Statement of John Anderson
Mr. John Anderson a merchant in Fredsburg says that in the Year 1774, being a Trader in the Indian Country, he was at Pittsburg, to which place he had a Cargo brought up the River in a Boat navigated by a Delaware & Shawnese1 Indian & a white Man. That on their Return down the River with a Cargo belonging to Messrs Butler2 *Colo.3 Michael Cresop with a Party fired on the Boat & killed the two Indians.4 After which two Men of the Name of Gatewood & others of the Name of Tumblestone, who lived on the opposite Side of the River from the Indians, with whom they were on the most friendly Terms, invited a Party of them to come over & drink with them, & that when the Indians were drunk they murdered them to the Number of six, among whom was Logan’s mother.✓ That five other5 Indians uneasy at the Absence of their Friends, came over the River to enquire after them, when they were fired upon, & two were killed & the others wounded. This was the Origin of the War.
As to Logan’s Speech, he says, that Colo. John Gibson, (who he believes is now living at Pittsburg,) who was at that Time Interpreter to the Indians, informed him that he delivered the Speech to Lord Dunmore. He farther says, that when Gibson shewed him Anderson the Speech he observed that he suspected that he had made it for Logan, but he assured him that he had not, & that tho’ he had translated it literally, he could by no Means come up to the Force of Expression in the Original.
MS (DLC: TJ Papers, 106:18201); undated; entirely in Mann Page’s hand. Tr (same, 106:18199); entirely in TJ’s hand; with variations, not recorded, in punctuation, capitalization, abbreviations, and symbol used to key author’s second footnote; endorsed by TJ: “Logan’s speech Anderson John.” Printed in An Appendix to the Notes on Virginia Relative to the Murder of Logan’s Family (Philadelphia, 1800; see Sowerby, description begins E. Millicent Sowerby, comp., Catalogue of the Library of Thomas Jefferson, Washington, D.C., 1952–59, 5 vols. description ends No. 3225); consists of first paragraph only; lacks author’s footnotes; with minor variations of punctuation and capitalization not recorded, and significant variations recorded in notes below; with three numbers inserted in text in brackets, this being TJ’s system for keying, in the Appendix, specific instances of violence in 1774; identified at head of text as Anderson’s “Certificate,” quoting Page’s comments about Anderson from the letter of 13 Feb. 1798 above; adds at foot of text: “I certify the above to be true to the best of my recollection. JOHN ANDERSON,” with attestation by David Blair dated 30 June 1798 (Notes, ed. Peden description begins Thomas Jefferson, Notes on the State of Virginia, ed. William Peden, Chapel Hill, 1955 description ends , 231, 237–8; see TJ to Page, 6 Mch. 1798).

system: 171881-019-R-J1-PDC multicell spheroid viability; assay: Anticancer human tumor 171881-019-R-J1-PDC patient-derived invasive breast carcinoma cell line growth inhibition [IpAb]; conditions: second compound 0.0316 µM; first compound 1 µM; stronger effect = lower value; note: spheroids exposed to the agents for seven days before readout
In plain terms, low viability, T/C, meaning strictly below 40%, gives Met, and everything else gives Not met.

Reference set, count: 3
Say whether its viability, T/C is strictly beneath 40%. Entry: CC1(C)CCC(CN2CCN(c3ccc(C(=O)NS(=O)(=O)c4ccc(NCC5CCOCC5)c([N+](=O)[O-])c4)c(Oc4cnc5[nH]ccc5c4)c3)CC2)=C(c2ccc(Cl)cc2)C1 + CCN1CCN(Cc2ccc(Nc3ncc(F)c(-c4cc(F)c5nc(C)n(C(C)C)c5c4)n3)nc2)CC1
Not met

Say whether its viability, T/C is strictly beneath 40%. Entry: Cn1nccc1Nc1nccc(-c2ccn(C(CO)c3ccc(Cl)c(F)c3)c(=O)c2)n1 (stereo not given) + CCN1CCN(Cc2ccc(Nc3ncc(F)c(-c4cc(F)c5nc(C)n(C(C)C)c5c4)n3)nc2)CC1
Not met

It is likely that the name Anderson recalled as Gatewood was actually Greathouse. A note that TJ keyed to the name Tumblestone in the Appendix to the Notes on Virginia calls it “the proper pronunciation of Tomlinson, which was the real name” (Notes, ed. Peden description begins Thomas Jefferson, Notes on the State of Virginia, ed. William Peden, Chapel Hill, 1955 description ends , 238, 301n).
1. Preceding word and ampersand omitted in Appendix.
2. Preceding seven words interlined.
3. Abbreviation lacking in Appendix.
4. Appendix: “Michael Cresap fired on the boat, and killed the Indian.”
5. Preceding two words interlined in place of “the.”